The evolution of monitoring conduct in the financial sector: Challenges and solutions


In a recent post by RegTech firm Theta Lake, the company quizzed readers on how they are monitoring prudential risk.

Regulators and policymakers are intensifying their focus on the culture and conduct risk within the financial sector.

Ian Johnston, chief executive of the Dubai Financial Services Authority, even suggests that conduct risk could emerge as the “new” prudential risk. Commenting on the topic, Johnston said, “Until events of the past couple of months, I would have said ‘no’. But perhaps the Credit Suisse matter shows that a string of misconduct episodes might sufficiently affect the reputation of an institution that confidence could be eroded. And we know where that can lead.”

The Federal Reserve Bank of New York maintains its emphasis on governance and culture reform as part of a broader strategy to shape industry standards. This is aimed at fostering a safer and more trustworthy banking sector. At its 2023 Governance and Culture Reform Conference, the New York Fed emphasised five key points. One striking takeaway is the need for organizations to publicly acknowledge and reward staff to motivate desired behaviours. It may seem trivial, but even a thumbs-up emoji can have a meaningful impact. Neuroscientist Mauricio Delgado confirmed that such small gestures can sometimes be more motivating than monetary rewards.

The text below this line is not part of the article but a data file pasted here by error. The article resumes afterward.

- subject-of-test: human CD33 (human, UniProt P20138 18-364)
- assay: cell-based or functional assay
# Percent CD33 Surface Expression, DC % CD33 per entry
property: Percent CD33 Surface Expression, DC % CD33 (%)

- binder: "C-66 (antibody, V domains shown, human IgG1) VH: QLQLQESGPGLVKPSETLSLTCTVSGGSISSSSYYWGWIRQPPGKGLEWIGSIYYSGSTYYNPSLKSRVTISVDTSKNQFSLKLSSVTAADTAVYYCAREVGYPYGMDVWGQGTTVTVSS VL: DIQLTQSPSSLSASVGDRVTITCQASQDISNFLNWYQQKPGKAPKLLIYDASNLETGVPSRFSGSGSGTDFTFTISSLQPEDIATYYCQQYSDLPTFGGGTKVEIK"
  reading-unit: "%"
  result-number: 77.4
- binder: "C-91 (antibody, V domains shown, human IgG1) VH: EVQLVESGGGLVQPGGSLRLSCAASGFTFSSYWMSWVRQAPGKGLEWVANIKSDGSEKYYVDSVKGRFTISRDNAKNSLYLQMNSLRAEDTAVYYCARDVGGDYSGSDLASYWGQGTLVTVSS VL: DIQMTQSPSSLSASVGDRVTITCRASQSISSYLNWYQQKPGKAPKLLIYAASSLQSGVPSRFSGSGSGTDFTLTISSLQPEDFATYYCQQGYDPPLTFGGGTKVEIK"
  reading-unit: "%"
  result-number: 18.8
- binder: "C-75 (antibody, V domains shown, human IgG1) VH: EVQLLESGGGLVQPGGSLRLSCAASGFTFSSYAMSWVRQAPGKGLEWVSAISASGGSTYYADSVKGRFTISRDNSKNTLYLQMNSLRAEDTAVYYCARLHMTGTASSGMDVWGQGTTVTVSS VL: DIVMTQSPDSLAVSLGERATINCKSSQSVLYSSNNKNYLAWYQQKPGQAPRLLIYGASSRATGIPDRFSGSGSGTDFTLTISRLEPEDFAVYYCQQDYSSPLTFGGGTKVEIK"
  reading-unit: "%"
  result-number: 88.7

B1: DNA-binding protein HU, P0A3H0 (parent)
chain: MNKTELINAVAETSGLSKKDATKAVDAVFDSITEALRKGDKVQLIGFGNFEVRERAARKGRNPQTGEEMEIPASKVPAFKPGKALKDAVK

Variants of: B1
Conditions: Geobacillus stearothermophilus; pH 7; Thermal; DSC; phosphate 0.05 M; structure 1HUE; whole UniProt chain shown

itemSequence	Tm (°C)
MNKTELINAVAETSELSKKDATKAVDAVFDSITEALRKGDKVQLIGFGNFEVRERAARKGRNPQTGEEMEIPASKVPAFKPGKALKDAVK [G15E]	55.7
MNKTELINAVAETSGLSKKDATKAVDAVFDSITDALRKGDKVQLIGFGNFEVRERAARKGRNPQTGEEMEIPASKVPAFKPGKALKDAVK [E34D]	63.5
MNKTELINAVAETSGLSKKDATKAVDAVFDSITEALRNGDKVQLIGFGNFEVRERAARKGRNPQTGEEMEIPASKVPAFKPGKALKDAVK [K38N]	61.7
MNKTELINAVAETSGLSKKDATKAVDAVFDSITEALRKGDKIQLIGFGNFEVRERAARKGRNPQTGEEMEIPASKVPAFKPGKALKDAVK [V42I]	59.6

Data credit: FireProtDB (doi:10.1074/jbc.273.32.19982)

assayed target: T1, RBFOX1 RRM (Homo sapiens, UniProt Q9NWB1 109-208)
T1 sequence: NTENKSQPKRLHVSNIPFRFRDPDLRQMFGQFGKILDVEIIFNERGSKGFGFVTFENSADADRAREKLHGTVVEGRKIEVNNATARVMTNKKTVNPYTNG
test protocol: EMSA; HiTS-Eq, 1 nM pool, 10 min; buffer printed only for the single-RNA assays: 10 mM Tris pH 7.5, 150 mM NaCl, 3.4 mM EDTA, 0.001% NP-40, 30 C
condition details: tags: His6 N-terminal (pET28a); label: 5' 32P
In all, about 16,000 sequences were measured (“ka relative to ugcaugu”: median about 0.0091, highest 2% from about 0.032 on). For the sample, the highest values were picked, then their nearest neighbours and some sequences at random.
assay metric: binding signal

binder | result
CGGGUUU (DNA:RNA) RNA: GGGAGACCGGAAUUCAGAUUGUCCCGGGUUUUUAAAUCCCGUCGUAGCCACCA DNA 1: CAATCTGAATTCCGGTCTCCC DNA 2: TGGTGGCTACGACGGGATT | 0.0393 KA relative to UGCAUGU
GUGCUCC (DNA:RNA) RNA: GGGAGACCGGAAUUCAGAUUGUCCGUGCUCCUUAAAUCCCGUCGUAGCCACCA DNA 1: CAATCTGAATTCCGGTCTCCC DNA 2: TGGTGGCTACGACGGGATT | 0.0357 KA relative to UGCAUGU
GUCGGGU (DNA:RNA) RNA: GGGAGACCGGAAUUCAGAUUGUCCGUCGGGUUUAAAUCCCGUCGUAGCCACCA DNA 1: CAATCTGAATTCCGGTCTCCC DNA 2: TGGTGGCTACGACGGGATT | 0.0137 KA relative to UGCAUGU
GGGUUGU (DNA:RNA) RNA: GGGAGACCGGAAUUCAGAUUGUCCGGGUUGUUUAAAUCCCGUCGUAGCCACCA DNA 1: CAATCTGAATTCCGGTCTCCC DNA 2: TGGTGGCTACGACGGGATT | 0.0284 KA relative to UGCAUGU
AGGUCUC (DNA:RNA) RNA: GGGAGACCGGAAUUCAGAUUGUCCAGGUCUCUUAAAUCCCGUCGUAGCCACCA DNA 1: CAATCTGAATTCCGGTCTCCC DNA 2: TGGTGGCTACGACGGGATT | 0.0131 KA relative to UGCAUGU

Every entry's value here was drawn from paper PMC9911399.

However, overlooking staff efforts can have negative repercussions. It can create a toxic environment, thus leading to poor decision-making and, ultimately, a culture of misconduct. Keeping tabs on culture and conduct risk in a firm presents a complicated challenge. While financial firms excel at monitoring quantitative data, the processes for collecting and assessing qualitative data are far less mature.

In July 2023, the Financial Markets and Standards Board (FMSB) published a review titled ‘Conduct & Culture MI: Boundaries of Current Practice’. This report indicates a growing investment from financial services companies in risk management frameworks and data analytics aimed at understanding conduct and culture. The review also emphasises the importance of collecting end-to-end data on these aspects for a more comprehensive understanding.

The FMSB review accentuates that capturing all forms of communication, including digital elements like emojis and GIFs, is crucial for effective monitoring. Firms can only comply with regulations if they can capture all elements of communication in their native format, allowing for a more nuanced understanding of the organisational culture.

As the review concludes, firms are increasingly improving their analytical capabilities to better understand their own culture and conduct risk. This analytical advancement is supported by the capability to capture all forms of communication comprehensively.

Read the full post here.

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